Chandler establishes historic preservation district zoning overlay within Silk Stocking neighborhood

April 16, 2024
Mayor Kevin Hartke and former Development Services Director Derek Horn with some of the residence from the Silk-Stocking Historic District

CHANDLER, Ariz. — The Chandler City Council recently voted to establish a Historic Preservation (HP) District zoning overlay within a portion of Downtown Chandler’s Silk Stocking neighborhood. The HP overlay encompasses 23 designated properties along Washington and Coronado streets whose property owners signed a waiver to adhere to the historic preservation ordinance and its accompanying design guidelines for property maintenance, repair, and rehabilitation.

The request for this new historic district was a grassroots effort led by Silk Stocking neighbors Melisa Lalich and Cheryl Bell — spanning years of conversations with fellow property owners, Planning Division staff, the Historic Preservation Commission, and the Chandler City Council. In fact, neighborhood involvement from Silk Stocking community leaders was instrumental in the creation and adoption of Chandler’s historic preservation ordinance that established the Historic Preservation Commission and various historic designations recognized by the city.

Chandler's City Code requires 60% of property owners to sign a declaration and waiver as required to be included in the HP district. These properties must have sufficient historic integrity. There are a total of 39 homes designated as contributing properties within the Silk Stocking neighborhood. With the 23 properties noted above having signed waivers, along with Washington Street's unique hardscape being considered a historic improvement, the 60% threshold was met.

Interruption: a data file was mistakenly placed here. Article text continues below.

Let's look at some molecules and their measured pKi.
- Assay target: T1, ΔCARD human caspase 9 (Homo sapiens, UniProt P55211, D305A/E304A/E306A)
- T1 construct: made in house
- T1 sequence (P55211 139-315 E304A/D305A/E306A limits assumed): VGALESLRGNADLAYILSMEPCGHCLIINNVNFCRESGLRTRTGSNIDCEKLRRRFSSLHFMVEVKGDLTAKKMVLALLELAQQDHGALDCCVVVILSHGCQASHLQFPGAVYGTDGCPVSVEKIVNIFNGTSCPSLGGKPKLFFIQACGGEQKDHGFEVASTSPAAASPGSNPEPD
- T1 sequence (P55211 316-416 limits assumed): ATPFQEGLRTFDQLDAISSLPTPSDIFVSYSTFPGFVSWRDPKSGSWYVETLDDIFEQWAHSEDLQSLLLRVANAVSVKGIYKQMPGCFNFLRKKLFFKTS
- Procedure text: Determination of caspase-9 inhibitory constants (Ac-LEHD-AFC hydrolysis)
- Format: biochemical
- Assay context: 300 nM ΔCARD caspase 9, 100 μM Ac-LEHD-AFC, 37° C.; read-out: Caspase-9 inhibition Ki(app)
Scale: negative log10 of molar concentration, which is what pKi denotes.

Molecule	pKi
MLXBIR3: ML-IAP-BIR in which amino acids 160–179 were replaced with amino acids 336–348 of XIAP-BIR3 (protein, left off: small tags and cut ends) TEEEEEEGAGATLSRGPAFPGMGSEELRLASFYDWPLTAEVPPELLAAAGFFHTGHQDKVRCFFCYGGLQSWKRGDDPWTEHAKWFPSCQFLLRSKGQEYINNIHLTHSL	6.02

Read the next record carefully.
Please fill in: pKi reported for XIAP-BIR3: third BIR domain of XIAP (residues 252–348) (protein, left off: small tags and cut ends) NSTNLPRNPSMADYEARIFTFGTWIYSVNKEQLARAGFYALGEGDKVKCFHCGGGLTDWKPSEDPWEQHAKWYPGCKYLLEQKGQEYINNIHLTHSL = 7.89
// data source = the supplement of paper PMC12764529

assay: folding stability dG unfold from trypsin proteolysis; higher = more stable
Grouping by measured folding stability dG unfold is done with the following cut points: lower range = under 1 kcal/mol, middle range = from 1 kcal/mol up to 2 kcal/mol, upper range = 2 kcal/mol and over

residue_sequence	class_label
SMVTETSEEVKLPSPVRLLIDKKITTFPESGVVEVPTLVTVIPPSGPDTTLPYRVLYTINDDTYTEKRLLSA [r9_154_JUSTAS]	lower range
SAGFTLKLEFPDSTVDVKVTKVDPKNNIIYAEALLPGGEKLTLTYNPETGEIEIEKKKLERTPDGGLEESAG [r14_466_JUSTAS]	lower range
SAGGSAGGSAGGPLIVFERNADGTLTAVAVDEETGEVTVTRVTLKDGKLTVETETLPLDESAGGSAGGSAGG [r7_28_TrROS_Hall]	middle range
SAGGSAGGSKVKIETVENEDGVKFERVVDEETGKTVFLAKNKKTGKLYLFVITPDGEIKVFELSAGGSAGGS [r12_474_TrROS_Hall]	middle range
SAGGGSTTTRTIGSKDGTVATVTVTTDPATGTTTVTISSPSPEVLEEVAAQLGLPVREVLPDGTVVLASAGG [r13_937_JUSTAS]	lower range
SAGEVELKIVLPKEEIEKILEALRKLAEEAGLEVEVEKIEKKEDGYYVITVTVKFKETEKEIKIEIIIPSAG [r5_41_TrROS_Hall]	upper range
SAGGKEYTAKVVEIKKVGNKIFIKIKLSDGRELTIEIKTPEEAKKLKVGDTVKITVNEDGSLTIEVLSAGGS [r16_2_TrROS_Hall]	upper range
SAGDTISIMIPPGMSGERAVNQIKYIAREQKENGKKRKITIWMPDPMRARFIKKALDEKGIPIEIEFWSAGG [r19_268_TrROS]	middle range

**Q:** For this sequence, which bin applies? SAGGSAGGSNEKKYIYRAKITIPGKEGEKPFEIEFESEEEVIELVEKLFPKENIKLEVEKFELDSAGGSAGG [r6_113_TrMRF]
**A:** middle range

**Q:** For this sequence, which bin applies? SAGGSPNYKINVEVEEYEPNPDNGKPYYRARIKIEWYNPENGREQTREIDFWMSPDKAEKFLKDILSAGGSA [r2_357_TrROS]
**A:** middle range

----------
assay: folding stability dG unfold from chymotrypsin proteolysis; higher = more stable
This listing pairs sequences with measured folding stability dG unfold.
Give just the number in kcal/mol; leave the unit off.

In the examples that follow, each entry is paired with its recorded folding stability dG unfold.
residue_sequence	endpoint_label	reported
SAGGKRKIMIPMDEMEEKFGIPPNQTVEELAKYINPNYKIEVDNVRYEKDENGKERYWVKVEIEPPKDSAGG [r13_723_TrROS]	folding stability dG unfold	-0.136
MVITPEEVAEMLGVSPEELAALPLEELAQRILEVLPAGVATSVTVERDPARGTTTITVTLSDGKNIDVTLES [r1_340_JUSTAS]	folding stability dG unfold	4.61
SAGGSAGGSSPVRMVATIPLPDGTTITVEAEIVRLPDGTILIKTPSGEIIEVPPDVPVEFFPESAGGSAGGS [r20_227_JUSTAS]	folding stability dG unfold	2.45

Additional background about the Silk Stocking neighborhood as shared by Planning Division staff:

  • Of the many historic homes within Silk Stocking, the majority exhibit the "Early Ranch" style with examples of Craftsman, Ranch, and Spanish Colonial Revival.
  • The very streets that the neighborhood was built on maintain a unique and well-preserved historic aesthetic. Washington Street is one of the few concrete-finished streets left in the Valley from the early mid-century period. The combination of the original hardscape and tree-lined nature of the street lends itself to the historic context of the neighborhood.
  • Silk Stocking was also once home to figures important to Chandler's past.
  • Perhaps most notably, Arthur Price, the first City Attorney and personal friend of Dr. Chandler, had a home on Washington Street at 201 N. Washington St., which has since unfortunately been demolished.
  • In addition to Price, other notable Chandler families got their start in Silk Stocking including the Basha,  Bogle and Serrano families.
  • Being a more affluent and influential neighborhood, the community also had significant political pull in the early days of Chandler pre-war, with the post-war economic trend lending itself to more of a workforce community. Altogether, the people of Silk Stocking were and continue to be an important part of Chandler.

For more information about historic preservation in Chandler, visit Chandler Historic Preservation

Media contact:
Stephanie Romero
Public Information Officer, City of Chandler